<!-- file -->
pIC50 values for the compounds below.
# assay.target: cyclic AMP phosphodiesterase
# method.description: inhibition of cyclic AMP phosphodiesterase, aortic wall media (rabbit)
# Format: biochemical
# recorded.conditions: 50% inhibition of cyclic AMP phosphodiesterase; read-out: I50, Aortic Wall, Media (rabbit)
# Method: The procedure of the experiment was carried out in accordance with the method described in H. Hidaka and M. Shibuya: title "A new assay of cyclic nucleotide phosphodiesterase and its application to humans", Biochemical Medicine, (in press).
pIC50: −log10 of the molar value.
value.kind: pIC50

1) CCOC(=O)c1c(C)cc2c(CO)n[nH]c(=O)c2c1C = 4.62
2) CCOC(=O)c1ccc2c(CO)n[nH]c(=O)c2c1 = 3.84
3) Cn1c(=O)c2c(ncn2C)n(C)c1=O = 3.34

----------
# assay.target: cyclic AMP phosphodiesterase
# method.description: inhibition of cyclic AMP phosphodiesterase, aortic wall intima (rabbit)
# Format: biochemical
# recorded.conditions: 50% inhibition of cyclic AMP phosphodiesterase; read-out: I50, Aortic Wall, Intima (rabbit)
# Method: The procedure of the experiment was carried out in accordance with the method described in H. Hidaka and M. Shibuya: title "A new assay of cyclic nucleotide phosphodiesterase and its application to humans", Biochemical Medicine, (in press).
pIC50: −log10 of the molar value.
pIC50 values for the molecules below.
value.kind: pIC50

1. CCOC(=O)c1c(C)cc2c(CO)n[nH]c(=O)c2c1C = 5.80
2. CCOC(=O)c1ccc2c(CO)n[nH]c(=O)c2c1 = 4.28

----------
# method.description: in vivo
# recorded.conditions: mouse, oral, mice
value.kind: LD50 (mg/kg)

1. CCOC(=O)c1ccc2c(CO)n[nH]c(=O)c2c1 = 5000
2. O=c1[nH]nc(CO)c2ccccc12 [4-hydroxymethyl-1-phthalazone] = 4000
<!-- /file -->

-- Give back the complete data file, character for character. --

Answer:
pIC50 values for the compounds below.
# assay.target: cyclic AMP phosphodiesterase
# method.description: inhibition of cyclic AMP phosphodiesterase, aortic wall media (rabbit)
# Format: biochemical
# recorded.conditions: 50% inhibition of cyclic AMP phosphodiesterase; read-out: I50, Aortic Wall, Media (rabbit)
# Method: The procedure of the experiment was carried out in accordance with the method described in H. Hidaka and M. Shibuya: title "A new assay of cyclic nucleotide phosphodiesterase and its application to humans", Biochemical Medicine, (in press).
pIC50: −log10 of the molar value.
value.kind: pIC50

1) CCOC(=O)c1c(C)cc2c(CO)n[nH]c(=O)c2c1C = 4.62
2) CCOC(=O)c1ccc2c(CO)n[nH]c(=O)c2c1 = 3.84
3) Cn1c(=O)c2c(ncn2C)n(C)c1=O = 3.34

----------
# assay.target: cyclic AMP phosphodiesterase
# method.description: inhibition of cyclic AMP phosphodiesterase, aortic wall intima (rabbit)
# Format: biochemical
# recorded.conditions: 50% inhibition of cyclic AMP phosphodiesterase; read-out: I50, Aortic Wall, Intima (rabbit)
# Method: The procedure of the experiment was carried out in accordance with the method described in H. Hidaka and M. Shibuya: title "A new assay of cyclic nucleotide phosphodiesterase and its application to humans", Biochemical Medicine, (in press).
pIC50: −log10 of the molar value.
pIC50 values for the molecules below.
value.kind: pIC50

1. CCOC(=O)c1c(C)cc2c(CO)n[nH]c(=O)c2c1C = 5.80
2. CCOC(=O)c1ccc2c(CO)n[nH]c(=O)c2c1 = 4.28

----------
# method.description: in vivo
# recorded.conditions: mouse, oral, mice
value.kind: LD50 (mg/kg)

1. CCOC(=O)c1ccc2c(CO)n[nH]c(=O)c2c1 = 5000
2. O=c1[nH]nc(CO)c2ccccc12 [4-hydroxymethyl-1-phthalazone] = 4000